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THE EFFECT OF IRON LIMITATION ON THE PHOTOPHYSIOLOGY OF PHAEOCYSTIS ANTARCTICA (PRYMNESIOPHYCEAE) AND FRAGILARIOPSIS CYLINDRUS (BACILLARIOPHYCEAE) UNDER DYNAMIC IRRADIANCE1
Article first published online: 6 JAN 2012
© 2011 Phycological Society of America
Journal of Phycology
Volume 48, Issue 1, pages 45–59, February 2012
How to Cite
Alderkamp, A.-C., Kulk, G., Buma, A. G. J., Visser, R. J. W., Van Dijken, G. L., Mills, M. M. and Arrigo, K. R. (2012), THE EFFECT OF IRON LIMITATION ON THE PHOTOPHYSIOLOGY OF PHAEOCYSTIS ANTARCTICA (PRYMNESIOPHYCEAE) AND FRAGILARIOPSIS CYLINDRUS (BACILLARIOPHYCEAE) UNDER DYNAMIC IRRADIANCE. Journal of Phycology, 48: 45–59. doi: 10.1111/j.1529-8817.2011.01098.x
Received 6 November 2010. Accepted 30 June 2011.
- Issue published online: 1 FEB 2012
- Article first published online: 6 JAN 2012
- nonphotochemical quenching;
- Ross Sea;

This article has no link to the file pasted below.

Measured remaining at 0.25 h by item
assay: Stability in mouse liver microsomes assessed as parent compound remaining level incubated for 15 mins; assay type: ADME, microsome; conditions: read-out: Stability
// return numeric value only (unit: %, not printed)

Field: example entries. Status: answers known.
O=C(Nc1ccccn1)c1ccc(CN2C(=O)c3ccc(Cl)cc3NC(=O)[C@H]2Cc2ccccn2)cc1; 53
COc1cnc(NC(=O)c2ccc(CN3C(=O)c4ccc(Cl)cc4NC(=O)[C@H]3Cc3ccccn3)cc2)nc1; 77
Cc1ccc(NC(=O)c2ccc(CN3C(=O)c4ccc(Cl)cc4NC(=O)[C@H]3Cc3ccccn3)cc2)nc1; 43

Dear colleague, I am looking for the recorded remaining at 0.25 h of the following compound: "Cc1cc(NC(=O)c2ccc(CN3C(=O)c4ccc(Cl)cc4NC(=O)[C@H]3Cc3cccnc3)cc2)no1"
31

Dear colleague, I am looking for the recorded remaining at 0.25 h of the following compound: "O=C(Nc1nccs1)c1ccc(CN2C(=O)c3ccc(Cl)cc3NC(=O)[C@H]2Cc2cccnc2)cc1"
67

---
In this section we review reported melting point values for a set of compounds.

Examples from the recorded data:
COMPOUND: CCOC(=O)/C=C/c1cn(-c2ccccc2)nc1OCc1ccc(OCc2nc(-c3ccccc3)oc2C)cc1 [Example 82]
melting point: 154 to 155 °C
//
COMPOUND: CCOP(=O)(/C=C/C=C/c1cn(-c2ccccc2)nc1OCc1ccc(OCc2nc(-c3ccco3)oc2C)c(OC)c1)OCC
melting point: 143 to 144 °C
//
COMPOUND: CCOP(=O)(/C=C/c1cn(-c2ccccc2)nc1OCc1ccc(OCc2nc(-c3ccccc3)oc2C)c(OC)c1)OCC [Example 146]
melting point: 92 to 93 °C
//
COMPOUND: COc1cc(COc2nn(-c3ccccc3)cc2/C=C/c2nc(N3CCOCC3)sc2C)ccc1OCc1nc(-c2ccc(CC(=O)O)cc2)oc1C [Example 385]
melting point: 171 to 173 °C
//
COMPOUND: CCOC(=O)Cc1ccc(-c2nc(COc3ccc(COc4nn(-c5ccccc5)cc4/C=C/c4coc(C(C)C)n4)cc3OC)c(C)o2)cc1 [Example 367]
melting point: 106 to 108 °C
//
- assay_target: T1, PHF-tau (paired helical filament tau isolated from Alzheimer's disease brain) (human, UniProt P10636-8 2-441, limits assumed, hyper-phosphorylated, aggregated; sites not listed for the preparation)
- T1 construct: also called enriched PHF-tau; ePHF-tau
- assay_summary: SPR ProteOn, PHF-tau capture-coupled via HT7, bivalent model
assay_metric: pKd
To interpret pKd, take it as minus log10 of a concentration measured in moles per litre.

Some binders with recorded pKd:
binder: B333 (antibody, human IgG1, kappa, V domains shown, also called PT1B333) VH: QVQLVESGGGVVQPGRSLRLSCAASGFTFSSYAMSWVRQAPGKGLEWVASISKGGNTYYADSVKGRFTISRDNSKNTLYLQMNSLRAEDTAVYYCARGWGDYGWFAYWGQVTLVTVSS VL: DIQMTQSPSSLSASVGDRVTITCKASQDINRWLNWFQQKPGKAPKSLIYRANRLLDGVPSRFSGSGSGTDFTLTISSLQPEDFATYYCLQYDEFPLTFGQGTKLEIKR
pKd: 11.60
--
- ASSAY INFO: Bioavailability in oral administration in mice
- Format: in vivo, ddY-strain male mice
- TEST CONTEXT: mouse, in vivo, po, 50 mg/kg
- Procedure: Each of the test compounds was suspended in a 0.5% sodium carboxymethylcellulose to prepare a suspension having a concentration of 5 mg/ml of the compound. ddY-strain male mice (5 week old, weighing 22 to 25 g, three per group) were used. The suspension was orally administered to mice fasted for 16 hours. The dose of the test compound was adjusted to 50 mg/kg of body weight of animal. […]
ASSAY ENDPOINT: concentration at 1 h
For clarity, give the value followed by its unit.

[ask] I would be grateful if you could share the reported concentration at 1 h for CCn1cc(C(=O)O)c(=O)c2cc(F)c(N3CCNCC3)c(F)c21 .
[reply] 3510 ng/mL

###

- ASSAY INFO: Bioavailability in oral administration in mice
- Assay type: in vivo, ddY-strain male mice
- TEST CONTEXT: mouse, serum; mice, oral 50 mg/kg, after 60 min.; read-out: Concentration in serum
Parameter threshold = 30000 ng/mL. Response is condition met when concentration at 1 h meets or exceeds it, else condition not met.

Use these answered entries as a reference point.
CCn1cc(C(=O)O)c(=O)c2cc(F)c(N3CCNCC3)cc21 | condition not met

The effects of iron limitation on photoacclimation to dynamic irradiance were studied in Phaeocystis antarctica G. Karst. and Fragilariopsis cylindrus (Grunow) W. Krieg. in terms of growth rate, photosynthetic parameters, pigment composition, and fluorescence characteristics. Under dynamic light conditions mimicking vertical mixing below the euphotic zone, P. antarctica displayed higher growth rates than F. cylindrus both under iron (Fe)–replete and Fe-limiting conditions. Both species showed xanthophyll de-epoxidation that was accompanied by low levels of nonphotochemical quenching (NPQ) during the irradiance maximum of the light cycle. The potential for NPQ at light levels corresponding to full sunlight was substantial in both species and increased under Fe limitation in F. cylindrus. Although the decline in Fv/Fm under Fe limitation was similar in both species, the accompanying decrease in the maximum rate of photosynthesis and growth rate was much stronger in F. cylindrus. Analysis of the electron transport rates through PSII and on to carbon (C) fixation revealed a large potential for photoprotective cyclic electron transport (CET) in F. cylindrus, particularly under Fe limitation. Probably, CET aided the photoprotection in F. cylindrus, but it also reduced photosynthetic efficiency at higher light intensities. P. antarctica, on the other hand, was able to efficiently use electrons flowing through PSII for C fixation at all light levels, particularly under Fe limitation. Thus, Fe limitation enhanced the photophysiological differences between P. antarctica and diatoms, supporting field observations where P. antarctica is found to dominate deeply mixed water columns, whereas diatoms dominate shallower mixed layers.